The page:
Old Chipped Dish Gathering Dust On Sideboard Turns Out to Be Valuable Treasure

Everyone has an old object in their house that seems to have been around forever. It might be something from your grandmother's attic, or some trinket you picked up at a second hand shop. It's been sitting on a shelf for ages and has just faded into the background so much that you probably never even really notice it anymore.

How would you feel if you found out that trinket was worth six figures?

That's what happened to one family in the U.K. recently. The London family had a blue and white plate sitting on the sideboard for years. They didn't think much of the little plate; it was just someplace they would throw their keys or spare change. Sometimes they would put fruit in it.

The family picked up the piece at a country house sale in 1920 and it's just been laying around ever since. They have recently discovered that it is not an ordinary dish; it's actually a valuable Chinese artifact from the 18th century.

The decorative bowl has the mark of Chinese Yongzheng from the Qing dynasty. It has a slight crack on the rim that is yellow with age, but other than that it's in good condition. Auctioneer Charles Hanson came across it recently and was very excited.

"It was languishing on a sideboard in a London home along with various 19th century Japanese ceramics," he tells Metro.uk. "It’s a remarkable find. The vendor had no idea of its potential value. The object was purchased from a country house sale in the 1920s."

Hanson believes the dish could go for as much as $130,000 because there are a lot of collectors from China looking to reclaim historical pieces from their country.

"Interest has reached boiling point this week – the eve of the auction," said Hanson. "We’ve had huge interest from potential buyers in China who are keen to find out more or bid. I would like to think that this newly-discovered beautiful Chinese object could do well even though it has a chip on the rim."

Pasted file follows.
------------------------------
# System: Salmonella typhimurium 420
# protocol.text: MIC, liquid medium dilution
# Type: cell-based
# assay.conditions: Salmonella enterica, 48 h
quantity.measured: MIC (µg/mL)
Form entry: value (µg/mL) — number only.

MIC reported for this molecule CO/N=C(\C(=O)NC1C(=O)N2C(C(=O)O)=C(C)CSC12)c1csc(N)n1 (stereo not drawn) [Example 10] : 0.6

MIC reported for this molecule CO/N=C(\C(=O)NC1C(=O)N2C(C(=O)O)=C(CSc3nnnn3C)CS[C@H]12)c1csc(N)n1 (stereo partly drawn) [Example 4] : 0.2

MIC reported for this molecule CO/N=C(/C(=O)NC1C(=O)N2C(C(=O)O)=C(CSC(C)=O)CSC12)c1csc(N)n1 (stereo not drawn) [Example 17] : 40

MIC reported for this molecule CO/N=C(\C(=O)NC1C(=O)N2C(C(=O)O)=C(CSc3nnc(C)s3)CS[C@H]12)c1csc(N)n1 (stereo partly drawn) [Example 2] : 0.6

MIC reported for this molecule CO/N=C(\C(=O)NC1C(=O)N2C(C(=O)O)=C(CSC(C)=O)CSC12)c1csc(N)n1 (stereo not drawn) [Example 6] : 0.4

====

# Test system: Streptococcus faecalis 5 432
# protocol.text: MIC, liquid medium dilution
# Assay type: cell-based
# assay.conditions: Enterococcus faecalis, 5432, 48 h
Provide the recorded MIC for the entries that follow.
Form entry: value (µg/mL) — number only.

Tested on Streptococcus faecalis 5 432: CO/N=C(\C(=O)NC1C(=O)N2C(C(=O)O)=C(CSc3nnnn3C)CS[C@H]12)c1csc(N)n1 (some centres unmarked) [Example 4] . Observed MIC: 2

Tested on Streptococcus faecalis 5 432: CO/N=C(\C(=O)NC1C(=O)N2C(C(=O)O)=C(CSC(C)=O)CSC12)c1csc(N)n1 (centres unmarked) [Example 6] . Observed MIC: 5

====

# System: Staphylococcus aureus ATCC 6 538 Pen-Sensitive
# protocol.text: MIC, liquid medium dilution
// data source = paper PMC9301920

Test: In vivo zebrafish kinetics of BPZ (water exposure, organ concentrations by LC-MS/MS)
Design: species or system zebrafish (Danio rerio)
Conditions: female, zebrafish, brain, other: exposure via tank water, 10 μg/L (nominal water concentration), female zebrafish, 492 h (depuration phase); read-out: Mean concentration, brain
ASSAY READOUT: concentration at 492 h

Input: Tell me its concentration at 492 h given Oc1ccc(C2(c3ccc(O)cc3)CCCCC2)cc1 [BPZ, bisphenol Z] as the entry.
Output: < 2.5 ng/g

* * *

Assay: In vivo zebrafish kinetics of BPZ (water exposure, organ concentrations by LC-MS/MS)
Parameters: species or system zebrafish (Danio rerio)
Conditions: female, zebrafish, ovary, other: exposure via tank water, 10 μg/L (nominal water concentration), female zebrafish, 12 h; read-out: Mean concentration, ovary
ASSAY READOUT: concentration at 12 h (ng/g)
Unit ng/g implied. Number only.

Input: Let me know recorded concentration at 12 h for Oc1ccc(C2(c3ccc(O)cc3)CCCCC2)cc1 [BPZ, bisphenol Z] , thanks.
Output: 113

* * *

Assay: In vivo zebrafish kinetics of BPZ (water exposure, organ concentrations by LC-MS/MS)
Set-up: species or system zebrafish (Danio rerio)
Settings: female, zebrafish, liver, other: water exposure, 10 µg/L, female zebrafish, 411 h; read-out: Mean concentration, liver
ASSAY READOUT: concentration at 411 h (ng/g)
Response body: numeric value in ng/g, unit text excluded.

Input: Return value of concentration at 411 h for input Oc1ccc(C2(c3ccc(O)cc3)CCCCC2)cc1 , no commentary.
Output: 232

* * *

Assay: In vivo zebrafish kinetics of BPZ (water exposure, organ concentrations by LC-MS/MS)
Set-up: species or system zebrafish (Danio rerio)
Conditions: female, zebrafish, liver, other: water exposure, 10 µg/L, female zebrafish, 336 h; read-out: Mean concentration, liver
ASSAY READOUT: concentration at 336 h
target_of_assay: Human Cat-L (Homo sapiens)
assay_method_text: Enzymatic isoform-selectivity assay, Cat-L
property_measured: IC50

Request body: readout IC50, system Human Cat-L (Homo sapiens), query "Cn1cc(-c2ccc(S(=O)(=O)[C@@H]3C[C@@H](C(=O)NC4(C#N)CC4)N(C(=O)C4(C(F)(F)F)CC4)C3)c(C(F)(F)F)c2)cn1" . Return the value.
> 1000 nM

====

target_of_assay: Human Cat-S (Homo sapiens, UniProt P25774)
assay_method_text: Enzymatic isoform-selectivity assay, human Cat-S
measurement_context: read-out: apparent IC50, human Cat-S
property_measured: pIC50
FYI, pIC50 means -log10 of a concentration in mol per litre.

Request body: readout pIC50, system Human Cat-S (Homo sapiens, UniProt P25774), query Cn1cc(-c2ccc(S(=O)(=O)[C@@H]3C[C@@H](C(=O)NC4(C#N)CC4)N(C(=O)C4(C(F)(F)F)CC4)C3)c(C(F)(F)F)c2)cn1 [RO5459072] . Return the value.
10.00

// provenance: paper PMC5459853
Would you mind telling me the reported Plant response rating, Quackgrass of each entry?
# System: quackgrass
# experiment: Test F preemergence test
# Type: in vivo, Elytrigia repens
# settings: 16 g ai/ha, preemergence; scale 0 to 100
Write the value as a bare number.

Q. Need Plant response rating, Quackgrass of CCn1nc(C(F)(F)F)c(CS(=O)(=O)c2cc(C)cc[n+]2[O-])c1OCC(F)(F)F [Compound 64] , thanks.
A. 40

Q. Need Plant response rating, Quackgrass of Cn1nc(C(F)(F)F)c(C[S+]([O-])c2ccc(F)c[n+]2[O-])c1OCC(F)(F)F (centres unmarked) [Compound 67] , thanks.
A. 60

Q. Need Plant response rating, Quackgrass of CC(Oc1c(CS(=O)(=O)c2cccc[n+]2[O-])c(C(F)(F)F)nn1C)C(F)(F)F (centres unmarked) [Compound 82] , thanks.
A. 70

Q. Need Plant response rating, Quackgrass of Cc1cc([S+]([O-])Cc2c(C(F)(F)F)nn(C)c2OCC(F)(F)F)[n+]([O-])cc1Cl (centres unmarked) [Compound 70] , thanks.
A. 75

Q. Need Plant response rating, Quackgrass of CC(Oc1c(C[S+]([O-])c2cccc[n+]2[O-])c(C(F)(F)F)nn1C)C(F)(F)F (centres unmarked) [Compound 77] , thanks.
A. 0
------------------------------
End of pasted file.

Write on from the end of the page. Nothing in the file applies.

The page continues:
The dish has a floral design that is inspired by previous dynasties, specifically Ming and Yang. According to the auctioneer, museums around the world house similar pieces in their displays. Even with the minor imperfection, the piece is highly coveted.

"The Chinese market is booming as the country’s growing numbers of wealthy collectors flock to repatriate what they regard as their history and heritage," Hanson continues. "They are prepared to pay huge prices for the privilege, frequently outbidding western collectors. Some Chinese buyers tell me they feel their past has been looted from them. By buying back their most celebrated porcelains and works of art, pieces often intended for an emperor, they acquire great kudos."

More and more stories of valuable treasures that have been sitting under a person’s nose for years have been making headlines in recent years. There are even a number of popular television shows that feature people bringing items they had at home, or picked up at estate sales and flea markets, only to discover that these things were worth a fortune.

It’s always a good idea to take a look around your home once in a while for those inconspicuous pieces— with a little luck, one of them could change your life.

Source: Metro
Photos: Hanson Auctioneer Youtube Screenshots

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